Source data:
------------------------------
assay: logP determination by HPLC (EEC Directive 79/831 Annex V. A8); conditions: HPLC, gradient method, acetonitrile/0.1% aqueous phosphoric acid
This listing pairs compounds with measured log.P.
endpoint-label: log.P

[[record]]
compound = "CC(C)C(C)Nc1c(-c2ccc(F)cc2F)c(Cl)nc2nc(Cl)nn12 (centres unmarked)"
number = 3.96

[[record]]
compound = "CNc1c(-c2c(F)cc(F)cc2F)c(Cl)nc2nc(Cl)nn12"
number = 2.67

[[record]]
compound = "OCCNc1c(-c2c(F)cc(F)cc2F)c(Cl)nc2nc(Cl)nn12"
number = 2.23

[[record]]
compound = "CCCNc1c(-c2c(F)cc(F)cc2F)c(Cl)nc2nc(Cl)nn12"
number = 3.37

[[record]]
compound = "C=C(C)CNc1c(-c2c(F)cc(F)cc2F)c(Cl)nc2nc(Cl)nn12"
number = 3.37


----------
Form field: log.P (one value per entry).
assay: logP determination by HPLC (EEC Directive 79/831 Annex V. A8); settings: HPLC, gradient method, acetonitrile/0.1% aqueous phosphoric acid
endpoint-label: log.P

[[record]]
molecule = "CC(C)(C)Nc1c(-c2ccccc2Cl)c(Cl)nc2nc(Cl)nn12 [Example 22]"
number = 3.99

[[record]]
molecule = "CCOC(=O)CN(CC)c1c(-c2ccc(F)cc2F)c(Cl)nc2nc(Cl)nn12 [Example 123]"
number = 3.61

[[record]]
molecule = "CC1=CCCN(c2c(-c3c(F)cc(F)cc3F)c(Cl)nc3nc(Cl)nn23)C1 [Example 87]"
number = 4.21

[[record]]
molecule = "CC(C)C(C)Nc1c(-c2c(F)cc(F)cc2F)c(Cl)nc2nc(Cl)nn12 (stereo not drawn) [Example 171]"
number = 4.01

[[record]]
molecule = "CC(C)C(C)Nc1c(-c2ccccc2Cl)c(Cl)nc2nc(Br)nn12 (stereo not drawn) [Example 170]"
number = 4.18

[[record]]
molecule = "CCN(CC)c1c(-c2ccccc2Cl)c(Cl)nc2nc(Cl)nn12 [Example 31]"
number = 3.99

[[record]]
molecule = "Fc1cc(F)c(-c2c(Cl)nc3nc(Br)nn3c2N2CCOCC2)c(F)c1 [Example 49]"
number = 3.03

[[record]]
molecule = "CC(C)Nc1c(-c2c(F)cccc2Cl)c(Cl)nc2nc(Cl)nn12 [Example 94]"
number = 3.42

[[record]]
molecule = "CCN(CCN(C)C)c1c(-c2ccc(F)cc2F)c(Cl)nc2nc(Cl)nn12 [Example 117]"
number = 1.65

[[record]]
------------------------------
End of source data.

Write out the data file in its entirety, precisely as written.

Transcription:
assay: logP determination by HPLC (EEC Directive 79/831 Annex V. A8); conditions: HPLC, gradient method, acetonitrile/0.1% aqueous phosphoric acid
This listing pairs compounds with measured log.P.
endpoint-label: log.P

[[record]]
compound = "CC(C)C(C)Nc1c(-c2ccc(F)cc2F)c(Cl)nc2nc(Cl)nn12 (centres unmarked)"
number = 3.96

[[record]]
compound = "CNc1c(-c2c(F)cc(F)cc2F)c(Cl)nc2nc(Cl)nn12"
number = 2.67

[[record]]
compound = "OCCNc1c(-c2c(F)cc(F)cc2F)c(Cl)nc2nc(Cl)nn12"
number = 2.23

[[record]]
compound = "CCCNc1c(-c2c(F)cc(F)cc2F)c(Cl)nc2nc(Cl)nn12"
number = 3.37

[[record]]
compound = "C=C(C)CNc1c(-c2c(F)cc(F)cc2F)c(Cl)nc2nc(Cl)nn12"
number = 3.37


----------
Form field: log.P (one value per entry).
assay: logP determination by HPLC (EEC Directive 79/831 Annex V. A8); settings: HPLC, gradient method, acetonitrile/0.1% aqueous phosphoric acid
endpoint-label: log.P

[[record]]
molecule = "CC(C)(C)Nc1c(-c2ccccc2Cl)c(Cl)nc2nc(Cl)nn12 [Example 22]"
number = 3.99

[[record]]
molecule = "CCOC(=O)CN(CC)c1c(-c2ccc(F)cc2F)c(Cl)nc2nc(Cl)nn12 [Example 123]"
number = 3.61

[[record]]
molecule = "CC1=CCCN(c2c(-c3c(F)cc(F)cc3F)c(Cl)nc3nc(Cl)nn23)C1 [Example 87]"
number = 4.21

[[record]]
molecule = "CC(C)C(C)Nc1c(-c2c(F)cc(F)cc2F)c(Cl)nc2nc(Cl)nn12 (stereo not drawn) [Example 171]"
number = 4.01

[[record]]
molecule = "CC(C)C(C)Nc1c(-c2ccccc2Cl)c(Cl)nc2nc(Br)nn12 (stereo not drawn) [Example 170]"
number = 4.18

[[record]]
molecule = "CCN(CC)c1c(-c2ccccc2Cl)c(Cl)nc2nc(Cl)nn12 [Example 31]"
number = 3.99

[[record]]
molecule = "Fc1cc(F)c(-c2c(Cl)nc3nc(Br)nn3c2N2CCOCC2)c(F)c1 [Example 49]"
number = 3.03

[[record]]
molecule = "CC(C)Nc1c(-c2c(F)cccc2Cl)c(Cl)nc2nc(Cl)nn12 [Example 94]"
number = 3.42

[[record]]
molecule = "CCN(CCN(C)C)c1c(-c2ccc(F)cc2F)c(Cl)nc2nc(Cl)nn12 [Example 117]"
number = 1.65

[[record]]